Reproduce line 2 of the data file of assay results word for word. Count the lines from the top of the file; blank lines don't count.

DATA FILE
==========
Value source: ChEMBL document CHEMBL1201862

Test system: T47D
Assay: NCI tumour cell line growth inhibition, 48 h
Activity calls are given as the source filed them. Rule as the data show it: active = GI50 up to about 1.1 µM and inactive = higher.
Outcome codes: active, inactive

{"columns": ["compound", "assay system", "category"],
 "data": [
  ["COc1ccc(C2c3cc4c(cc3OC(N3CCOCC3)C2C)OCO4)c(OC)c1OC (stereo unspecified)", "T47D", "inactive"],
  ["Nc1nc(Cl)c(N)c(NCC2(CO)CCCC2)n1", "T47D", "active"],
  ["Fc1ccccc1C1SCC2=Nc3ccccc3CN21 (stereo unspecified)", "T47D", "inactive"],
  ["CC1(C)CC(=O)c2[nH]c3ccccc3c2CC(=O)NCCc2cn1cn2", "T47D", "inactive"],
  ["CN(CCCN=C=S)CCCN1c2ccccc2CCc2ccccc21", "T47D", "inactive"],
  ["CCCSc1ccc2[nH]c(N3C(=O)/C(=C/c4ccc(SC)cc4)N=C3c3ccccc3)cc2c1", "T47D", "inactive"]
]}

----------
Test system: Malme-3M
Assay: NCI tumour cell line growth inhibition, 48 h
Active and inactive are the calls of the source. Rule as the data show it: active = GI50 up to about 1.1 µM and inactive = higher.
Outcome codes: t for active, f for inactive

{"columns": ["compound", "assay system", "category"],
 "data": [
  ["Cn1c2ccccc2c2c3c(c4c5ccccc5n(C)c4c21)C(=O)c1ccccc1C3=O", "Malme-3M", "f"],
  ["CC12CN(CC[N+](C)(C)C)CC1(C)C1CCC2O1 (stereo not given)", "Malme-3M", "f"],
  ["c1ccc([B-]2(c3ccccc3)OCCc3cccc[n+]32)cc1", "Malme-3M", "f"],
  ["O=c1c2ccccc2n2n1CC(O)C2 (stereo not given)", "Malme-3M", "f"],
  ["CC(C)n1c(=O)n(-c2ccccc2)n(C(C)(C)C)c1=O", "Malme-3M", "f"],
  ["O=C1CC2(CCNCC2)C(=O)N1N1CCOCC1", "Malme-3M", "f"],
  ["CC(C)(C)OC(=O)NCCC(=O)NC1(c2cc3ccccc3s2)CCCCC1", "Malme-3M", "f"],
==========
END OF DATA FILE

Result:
Test system: T47D